More on Rockabilly, The Music
Notably missing from this week's Shepherd Express cover story on rockabilly: Any real discussion of the music itself. I was admittedly less interested in actual rockabilly music than exploring the related culture and values, and how those long-held rockabilly traditions have shaped the structure and even the economy of the Bay View neighborhood.
But I understand that it's sacrilegious to write about Milwaukee-area rockabilly and not include mentions of DJ Billy Boy Brad, the host of a Wednesday night spin at Frank's Power Plant and one of the true torch carriers of the local rockabilly tradition; The Spanic Boys, a fairly successful Milwaukee father-son band that brought the city's South Side traditions to the national stage when they played a 1990 episode of "Saturday Night Live;" Ken Davis, a first-wave rockabilly musician who recorded for Starlight Records, a regional label held in considerable esteem among vintage rockabilly buffs; and of course Jonny Z's Chicken Shack, an outstanding WMSE program that plays old country and rockabilly—as well as probably a dozen other figures and institutions that I am not even aware of.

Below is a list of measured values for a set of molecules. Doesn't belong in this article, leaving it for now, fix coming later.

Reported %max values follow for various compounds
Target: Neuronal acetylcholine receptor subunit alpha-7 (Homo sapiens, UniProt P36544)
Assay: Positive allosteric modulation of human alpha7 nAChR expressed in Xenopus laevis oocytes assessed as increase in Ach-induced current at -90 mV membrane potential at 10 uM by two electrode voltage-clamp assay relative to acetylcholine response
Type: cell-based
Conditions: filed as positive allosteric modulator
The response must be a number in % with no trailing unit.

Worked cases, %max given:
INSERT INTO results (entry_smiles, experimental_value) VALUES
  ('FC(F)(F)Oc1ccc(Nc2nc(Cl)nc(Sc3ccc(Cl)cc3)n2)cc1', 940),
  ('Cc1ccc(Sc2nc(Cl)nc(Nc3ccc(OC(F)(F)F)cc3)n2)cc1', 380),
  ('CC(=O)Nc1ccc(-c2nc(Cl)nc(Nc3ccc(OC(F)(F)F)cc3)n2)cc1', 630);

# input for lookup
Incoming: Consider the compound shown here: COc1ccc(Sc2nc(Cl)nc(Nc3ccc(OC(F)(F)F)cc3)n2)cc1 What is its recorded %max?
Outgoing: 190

The history of local rockabilly music begs for a much larger article, and frankly there are people more qualified to write it than I am (hearing me explain the difference between rockabilly and psychobilly is like hearing former Senator Ted Stevens explain the Internet). If you're looking for an introduction to the music, though, Jonny Z's show and Brad's weekly spin are probably the best ways to indoctrinate yourself. Or just visit about any bar in Bay View. You're bound to meet friendly, pompadoured people who will show you the ropes.
Finally, it'd be reckless to suggest that there's no rockabilly scene in other Milwaukee neighborhoods. The scene is particularly centralized in Bay View, which is the focus of the article, but last I checked, it's Riverwest that hosts Rockerbox, not Bay View.